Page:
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A Man Called Ove
GENRE: Mainstream Fiction
A cranky, elderly man must interact with his outgoing neighbors and adjust his singular outlook on life to solve a myriad of neighborhood problems. The result is a heartwarming, uplifting book about overcoming loss and re-embracing life.
Fredrik Backman is the #1 New York Times bestselling author of A Man Called Ove, My Grandmother Asked Me to Tell You She’s Sorry, Britt-Marie Was Here, Beartown, Us Against You, and Anxious People, as well as two novellas and one work of nonfiction. His books are published in more than forty countries. He lives in Stockholm, Sweden, with his wife and two children. - Author's website
Originally published in Sweden, this charming debut novel by Backman should find a ready audience with English-language readers. The book opens helpfully with the following characterizations about its protagonist: “Ove is fifty-nine. He drives a Saab. He’s the kind of man who points at people he doesn’t like the look of, as if they were burglars and his forefinger a policeman’s torch.” What the book takes its time revealing is that this dyed-in-the-wool curmudgeon has a heart of solid gold. Readers will see the basic setup coming a mile away, but Backman does a crafty job revealing the full vein of precious metal beneath Ove’s ribs, glint by glint. Ove’s history trickles out in alternating chapters—a bleak set of circumstances that smacks an honorable, hardworking boy around time and again, proving that, even by early adulthood, he comes by his grumpy nature honestly. It’s a woman who turns his life around the first time: sweet and lively Sonja, who becomes his wife and balances his pessimism with optimism and warmth. By 59, he's in a place of despair yet again, and it’s a woman who turns him around a second time: spirited, knowing Parvaneh, who moves with her husband and children into the terraced house next door and forces Ove to engage with the world. The back story chapters have a simple, fablelike quality, while the current-day chapters are episodic and, at times, hysterically funny. In both instances, the narration can veer toward the preachy or overly pat, but wry descriptions, excellent pacing and the juxtaposition of Ove’s attitude with his deeds add plenty of punch to balance out any pathos. In the contest of Most Winning Combination, it would be hard to beat grumpy Ove and his hidden, generous heart. Copyright Kirkus 2014 Kirkus/BPI Communications. All rights reserved.
*Starred Review* At 59, Ove is a grumble Gus of the first degree. Rules are made to be followed, signs are meant to be obeyed, and don't even get him started about computers and mobile phones. In truth, Ove has been this way his whole life, but he's gotten worse in the last four years since his wife, Sonia, died, taking with her all the color in a world Ove sees as black-and-white. Ove has decided life without Sonia is not worth living and plans to join her in the next world. But a young couple and their two children (a third is on the way) move in next door, his oldest friend and most feared enemy is about to be forcibly removed to a nursing home, and a street-scarred cat insinuates itself into his life. Suddenly, Ove's suicide plans get delayed as he helps solve neighborly crises large and small. Though Ove's dark mission mitigates any treacly upstaging by animals and small children, readers seeking feel-good tales with a message will rave about the rantings of this solitary old man with a singular outlook. If there was an award for Most Charming Book of the Year, this first novel by a Swedish blogger-turned-overnight-sensation would win hands down. Copyright 2014 Booklist Reviews.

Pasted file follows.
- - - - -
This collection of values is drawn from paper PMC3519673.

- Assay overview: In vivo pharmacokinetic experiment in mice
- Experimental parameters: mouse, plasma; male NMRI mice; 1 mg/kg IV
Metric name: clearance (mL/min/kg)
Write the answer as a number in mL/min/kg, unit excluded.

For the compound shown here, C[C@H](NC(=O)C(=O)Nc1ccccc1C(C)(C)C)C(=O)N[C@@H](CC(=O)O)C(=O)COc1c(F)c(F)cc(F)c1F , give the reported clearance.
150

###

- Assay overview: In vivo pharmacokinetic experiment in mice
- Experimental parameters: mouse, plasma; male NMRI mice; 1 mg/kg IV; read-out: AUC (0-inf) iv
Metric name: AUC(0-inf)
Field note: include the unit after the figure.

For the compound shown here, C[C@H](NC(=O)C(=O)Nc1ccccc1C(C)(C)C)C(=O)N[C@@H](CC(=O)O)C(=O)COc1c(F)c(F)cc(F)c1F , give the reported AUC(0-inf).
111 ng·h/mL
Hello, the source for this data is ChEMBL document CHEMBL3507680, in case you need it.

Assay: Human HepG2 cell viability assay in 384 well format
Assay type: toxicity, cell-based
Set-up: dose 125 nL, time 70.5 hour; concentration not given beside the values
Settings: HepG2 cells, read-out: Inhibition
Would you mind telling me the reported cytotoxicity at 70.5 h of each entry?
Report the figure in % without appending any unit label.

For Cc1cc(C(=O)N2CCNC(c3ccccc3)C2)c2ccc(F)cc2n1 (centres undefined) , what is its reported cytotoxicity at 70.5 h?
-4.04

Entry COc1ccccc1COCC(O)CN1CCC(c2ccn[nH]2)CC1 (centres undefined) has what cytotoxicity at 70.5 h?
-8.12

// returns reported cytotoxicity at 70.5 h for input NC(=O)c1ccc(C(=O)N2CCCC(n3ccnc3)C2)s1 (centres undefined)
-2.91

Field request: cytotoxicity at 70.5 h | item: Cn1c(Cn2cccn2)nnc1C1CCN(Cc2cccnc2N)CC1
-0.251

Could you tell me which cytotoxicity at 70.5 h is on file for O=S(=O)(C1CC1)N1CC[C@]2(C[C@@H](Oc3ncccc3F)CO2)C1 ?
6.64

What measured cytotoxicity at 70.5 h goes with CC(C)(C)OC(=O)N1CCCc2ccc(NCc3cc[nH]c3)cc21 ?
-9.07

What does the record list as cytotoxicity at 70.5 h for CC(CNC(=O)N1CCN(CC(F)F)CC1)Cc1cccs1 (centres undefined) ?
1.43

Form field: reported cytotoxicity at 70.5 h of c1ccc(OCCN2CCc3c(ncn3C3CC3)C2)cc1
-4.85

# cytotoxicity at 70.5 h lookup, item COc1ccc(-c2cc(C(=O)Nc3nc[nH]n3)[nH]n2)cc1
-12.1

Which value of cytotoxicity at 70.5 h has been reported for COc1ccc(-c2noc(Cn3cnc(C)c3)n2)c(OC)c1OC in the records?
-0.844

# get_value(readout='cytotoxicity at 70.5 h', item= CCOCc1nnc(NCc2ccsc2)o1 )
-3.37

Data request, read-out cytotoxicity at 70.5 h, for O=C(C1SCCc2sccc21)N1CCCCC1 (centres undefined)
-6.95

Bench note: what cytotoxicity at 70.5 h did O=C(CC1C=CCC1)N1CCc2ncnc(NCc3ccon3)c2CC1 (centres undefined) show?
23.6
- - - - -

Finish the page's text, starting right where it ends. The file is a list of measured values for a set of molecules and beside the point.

In this Swedish bestseller, Ove is a lovably miserable neighborhood curmudgeon-think a cross between Up's Carl Fredricksen and Parks and Recreation's Ron Swanson-who spends his days inspecting his community and criticizing others, judging each by how closely he follows rules and his choice of automobile (Ove cannot reason with BMW drivers). After his handicapped wife dies and he is forced to retire from his job, Ove decides he's ready to leave the world behind. But every time he tries to off himself, he's interrupted-first by his new neighbor, the pregnant Parvaneh; then by Parvaneh's clumsy husband, Patrick; Anita, the wife of Ove's former best friend; Jimmy, Ove's overweight neighbor; Adrian, the neighborhood mailman; and finally a mangy feline Ove calls "Cat Annoyance." Ove continuously pushes his demise from one day to the next, and, as time passes, these characters slowly weave themselves into his life, offering Ove a chance at rebirth. The debut novel from journalist Backman is a fuzzy crowd-pleaser that serves up laughs to accompany a thoughtful reflection on loss and love. Though Ove's antics occasionally feel repetitive, the author writes with winning charm. (July)
The Big Finish
by Brooke Fossey
A curmudgeonly senior who would avoid a nursing home forges an unexpected bond with his estranged granddaughter, an abused child who is rapidly succumbing to the alcoholism that once painfully overshadowed his own life.
The Story of Arthur Truluv
by Elizabeth Berg
Making daily visits to the grave of his beloved late wife, Arthur forges unexpected relationships with a nosy neighbor and a troubled teen who dubs him "Truluv" before the trio discovers healing and family together.
The Love Story of Missy Carmicheal
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Reevaluating her past upon finding herself alone at age 79, Missy forges unexpected ties with two strangers and their spirited dog, discovering the power of friendship, family and self-forgiveness along the way.